We investigate the investment-cash flow sensitivity of a large sample of the UK listed firms and confirm that investment is strongly cash flow-sensitive.Is this suboptimal investment policy the result of agency problems when managers with high discretion overinvest, or of asymmetric information when managers owning equity are underinvesting if the market (erroneously) demands too high a risk premium?We find that the observed cash flow sensitivity results mainly from the agency costs of free cash flow.The magnitude of the relationship depends on insider ownership in a nonmonotonic way.Furthermore, we obtain that outside blockholders, such as financial institutions, the government, and industrial firms (only at high control levels), reduce the cash flow sensitivity of investment via effective monitoring.Finally, financial institutions appear to play a role in mitigating informational asymmetries between firms and capital markets.We corroborate our findings by performing additional tests based on the stochastic efficient frontier approach and power indices.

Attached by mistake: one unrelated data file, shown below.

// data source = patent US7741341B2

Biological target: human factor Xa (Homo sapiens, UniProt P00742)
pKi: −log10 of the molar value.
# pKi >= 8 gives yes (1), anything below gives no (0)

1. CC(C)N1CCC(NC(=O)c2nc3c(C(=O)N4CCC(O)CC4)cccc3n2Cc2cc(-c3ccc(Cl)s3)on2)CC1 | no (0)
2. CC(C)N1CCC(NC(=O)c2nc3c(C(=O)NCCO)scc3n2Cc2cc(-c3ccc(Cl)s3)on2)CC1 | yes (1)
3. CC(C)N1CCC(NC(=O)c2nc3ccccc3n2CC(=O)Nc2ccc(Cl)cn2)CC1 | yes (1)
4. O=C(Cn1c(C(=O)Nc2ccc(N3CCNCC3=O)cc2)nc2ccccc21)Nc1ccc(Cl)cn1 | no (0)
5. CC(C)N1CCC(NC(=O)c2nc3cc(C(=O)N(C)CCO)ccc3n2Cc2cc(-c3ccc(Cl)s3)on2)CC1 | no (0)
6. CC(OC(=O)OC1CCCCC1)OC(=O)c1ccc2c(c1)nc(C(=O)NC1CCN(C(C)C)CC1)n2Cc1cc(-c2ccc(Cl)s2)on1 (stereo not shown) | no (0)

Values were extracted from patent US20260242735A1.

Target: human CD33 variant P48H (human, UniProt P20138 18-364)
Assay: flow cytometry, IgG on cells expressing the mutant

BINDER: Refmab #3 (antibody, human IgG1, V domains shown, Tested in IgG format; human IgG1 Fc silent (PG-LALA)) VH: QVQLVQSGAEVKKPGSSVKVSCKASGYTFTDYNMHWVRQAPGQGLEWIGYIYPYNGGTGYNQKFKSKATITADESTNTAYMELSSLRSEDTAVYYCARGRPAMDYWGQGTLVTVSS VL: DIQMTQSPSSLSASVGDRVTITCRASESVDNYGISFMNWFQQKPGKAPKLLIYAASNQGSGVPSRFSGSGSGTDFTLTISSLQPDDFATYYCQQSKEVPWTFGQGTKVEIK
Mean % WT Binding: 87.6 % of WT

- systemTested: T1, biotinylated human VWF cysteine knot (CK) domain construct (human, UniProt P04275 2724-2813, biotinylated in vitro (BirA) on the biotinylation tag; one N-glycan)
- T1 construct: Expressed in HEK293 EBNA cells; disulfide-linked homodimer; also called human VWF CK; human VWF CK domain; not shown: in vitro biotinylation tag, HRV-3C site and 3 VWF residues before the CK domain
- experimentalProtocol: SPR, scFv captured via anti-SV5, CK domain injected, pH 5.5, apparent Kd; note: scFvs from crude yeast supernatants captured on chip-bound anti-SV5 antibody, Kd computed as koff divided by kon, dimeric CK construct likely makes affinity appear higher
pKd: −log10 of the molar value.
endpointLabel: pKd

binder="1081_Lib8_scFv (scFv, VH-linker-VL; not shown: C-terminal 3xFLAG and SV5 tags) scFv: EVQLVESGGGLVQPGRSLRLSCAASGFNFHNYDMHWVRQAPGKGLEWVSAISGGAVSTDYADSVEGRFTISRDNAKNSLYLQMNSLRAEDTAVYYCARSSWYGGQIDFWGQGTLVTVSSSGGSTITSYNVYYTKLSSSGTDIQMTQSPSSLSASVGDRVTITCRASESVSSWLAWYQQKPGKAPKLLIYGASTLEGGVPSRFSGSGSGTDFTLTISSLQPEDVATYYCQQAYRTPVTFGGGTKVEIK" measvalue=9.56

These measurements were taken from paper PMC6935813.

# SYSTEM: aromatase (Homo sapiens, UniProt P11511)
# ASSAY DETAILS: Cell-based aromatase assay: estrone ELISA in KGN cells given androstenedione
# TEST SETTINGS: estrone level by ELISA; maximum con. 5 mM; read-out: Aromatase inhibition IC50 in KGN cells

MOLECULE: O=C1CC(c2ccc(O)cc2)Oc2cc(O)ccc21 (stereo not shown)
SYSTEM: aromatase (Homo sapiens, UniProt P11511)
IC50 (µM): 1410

|Place of Publication||Tilburg|
|Number of pages||50|
|Publication status||Published - 2005|
|Name||CentER Discussion Paper|
- investment-cash flow sensitivity
- ownership and control
- asymmetric information
- liquidity constraints
- agency costs of free cash flow
- large shareholder monitoring
- Shapley values
Pawlina, G., & Renneboog, L. D. R. (2005). Is Investment-Cash Flow Sensitivity Caused by the Agency Costs or Asymmetric Information? Evidence from the UK. (CentER Discussion Paper; Vol. 2005-23). Finance.